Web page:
Strange Tales and Modern Legends

This semester I taught a seminar called “Japanese Ghost Stories.” (You can find links to the syllabus and course materials here.) A major element of this class was our study of how folkloric traditions have influenced literature. My specialty is contemporary fiction, so we spent a good amount of time talking about what urban legends are and how they work.

I believe that urban legends have the following three characteristics:

First, these stories are specific to a time and place, and they’re generally tied to a specific person as well. This person is someone known to the storyteller, and they’re either a reliable source of information or a direct witness to the event or phenomenon in question.

Second, the story is understood to be “real” and therefore nonfiction. In fact, it often isn’t much of a story at all. Unlike creepypasta, which is shortform fiction, the characters in an urban legend don’t have interiority, and they’re often not attributed with motivation. Rather, the story is stated as a simple fact. At the core of these stories is a statement like “you’ll die if you eat [a certain type of candy] mixed with soda” or “a child was once murdered in [a certain department store] bathroom.” The purpose of additional details is to add authenticity.

Third, urban legends almost always have a cautionary element, and the unfortunate events of the story are related to social and cultural anxieties. These fears tend to be politically sensitive and thus can’t be discussed openly, so urban legends function as a sort of pressure release valve. In the United States, for example, a lot of urban legends reflect racial tensions, while there are a lot of urban legends about bullying and social ostracization in Japan.  

This isn’t really a defining characteristic, but I find it interesting that an urban legend need not necessarily be untrue. Rather, the act of making something into a “story” adds an element of speculation. This means that, even though the story is stated as fact, both the teller and listener understand that the veracity of this fact is debatable. In other words, the story could be true, but both parties acknowledge that there’s no way to prove it.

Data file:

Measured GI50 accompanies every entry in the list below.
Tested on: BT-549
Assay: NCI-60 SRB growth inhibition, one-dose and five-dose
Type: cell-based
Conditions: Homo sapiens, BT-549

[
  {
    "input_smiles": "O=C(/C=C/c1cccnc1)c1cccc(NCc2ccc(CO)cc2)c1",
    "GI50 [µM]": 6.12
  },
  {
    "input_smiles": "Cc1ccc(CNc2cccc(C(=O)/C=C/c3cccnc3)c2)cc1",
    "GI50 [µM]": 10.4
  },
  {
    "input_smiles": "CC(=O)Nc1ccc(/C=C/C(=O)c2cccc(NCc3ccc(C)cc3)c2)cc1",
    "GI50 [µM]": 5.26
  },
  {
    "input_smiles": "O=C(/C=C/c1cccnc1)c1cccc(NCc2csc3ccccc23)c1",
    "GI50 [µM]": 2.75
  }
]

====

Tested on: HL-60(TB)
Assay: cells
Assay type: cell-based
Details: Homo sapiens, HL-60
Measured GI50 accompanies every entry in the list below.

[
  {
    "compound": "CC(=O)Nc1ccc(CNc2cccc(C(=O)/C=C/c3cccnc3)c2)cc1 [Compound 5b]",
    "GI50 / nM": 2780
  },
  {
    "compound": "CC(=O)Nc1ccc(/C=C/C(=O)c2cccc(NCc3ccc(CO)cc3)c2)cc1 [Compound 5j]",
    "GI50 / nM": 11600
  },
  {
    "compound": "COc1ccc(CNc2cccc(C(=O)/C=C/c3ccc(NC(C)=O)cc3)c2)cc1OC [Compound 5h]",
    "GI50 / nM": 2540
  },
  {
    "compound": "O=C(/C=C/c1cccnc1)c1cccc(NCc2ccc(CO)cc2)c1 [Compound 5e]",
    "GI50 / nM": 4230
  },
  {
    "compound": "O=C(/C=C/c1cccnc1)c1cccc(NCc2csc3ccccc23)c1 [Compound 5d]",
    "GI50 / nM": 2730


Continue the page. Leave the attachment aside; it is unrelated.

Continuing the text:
Having provided the students with these criteria and a number of examples to use as potential templates, I asked them to write their own urban legends. I was absolutely blown away by the work they submitted. I promised that I wouldn’t spread their stories outside of class, but I decided to make a class zine so that they could share their work with each other. The image at the top of this post is the cover I created for the zine, which ended up being a 76-page book.

I like to think that Alvin Schwartz and Stephen Gammell would be proud.

The Gentle Inclusivity of Kawakami Hiromi

I’m delighted to announce that my short essay “The Gentle Inclusivity of Kawakami Hiromi’s ‘Summer Break'” was just published in the 21st volume of the Proceedings of the Association for Japanese Literary Studies. Here’s the abstract…

“Summer Break” (Natsu yasumi), the second story in Kawakami Hiromi’s 1998 collection The God of Bears (Kamisama), is narrated by a young person who spends a summer working as a laborer in a pear orchard. Like the other stories in The God of Bears, “Summer Break” operates according to the logic of magical realism, which is perhaps why the owner of the orchard tells the narrator not to worry about the small, talking creatures that run through the trees and devour fallen fruit. The narrator nevertheless forms a bond with one of these pear spirits, whose panic attacks mirror the narrator’s own dissociative episodes. At the end of the story, both the pear spirit and the narrator grapple with anxiety and suicidal ideation, but the story’s conclusion embraces self-acceptance.